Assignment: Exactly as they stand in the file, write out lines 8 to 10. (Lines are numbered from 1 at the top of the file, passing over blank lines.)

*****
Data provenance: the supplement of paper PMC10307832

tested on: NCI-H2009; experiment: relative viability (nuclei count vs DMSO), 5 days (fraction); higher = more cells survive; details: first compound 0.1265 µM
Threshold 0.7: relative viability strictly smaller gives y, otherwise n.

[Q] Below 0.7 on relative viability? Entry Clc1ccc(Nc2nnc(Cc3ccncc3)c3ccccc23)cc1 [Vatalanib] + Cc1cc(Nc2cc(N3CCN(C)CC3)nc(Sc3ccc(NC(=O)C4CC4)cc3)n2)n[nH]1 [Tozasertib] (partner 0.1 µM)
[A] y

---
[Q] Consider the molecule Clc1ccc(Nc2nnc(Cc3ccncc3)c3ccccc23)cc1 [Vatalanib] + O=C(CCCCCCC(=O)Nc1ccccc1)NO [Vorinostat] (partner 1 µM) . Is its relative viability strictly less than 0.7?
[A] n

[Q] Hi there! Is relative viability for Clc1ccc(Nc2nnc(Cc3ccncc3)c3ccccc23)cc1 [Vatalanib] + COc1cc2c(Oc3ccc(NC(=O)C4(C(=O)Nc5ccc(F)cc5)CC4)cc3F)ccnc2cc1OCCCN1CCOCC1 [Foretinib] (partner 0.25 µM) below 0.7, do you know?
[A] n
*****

[A] n

[Q] Hi there! Is relative viability for Clc1ccc(Nc2nnc(Cc3ccncc3)c3ccccc23)cc1 [Vatalanib] + COc1cc2c(Oc3ccc(NC(=O)C4(C(=O)Nc5ccc(F)cc5)CC4)cc3F)ccnc2cc1OCCCN1CCOCC1 [Foretinib] (partner 0.25 µM) below 0.7, do you know?
[A] n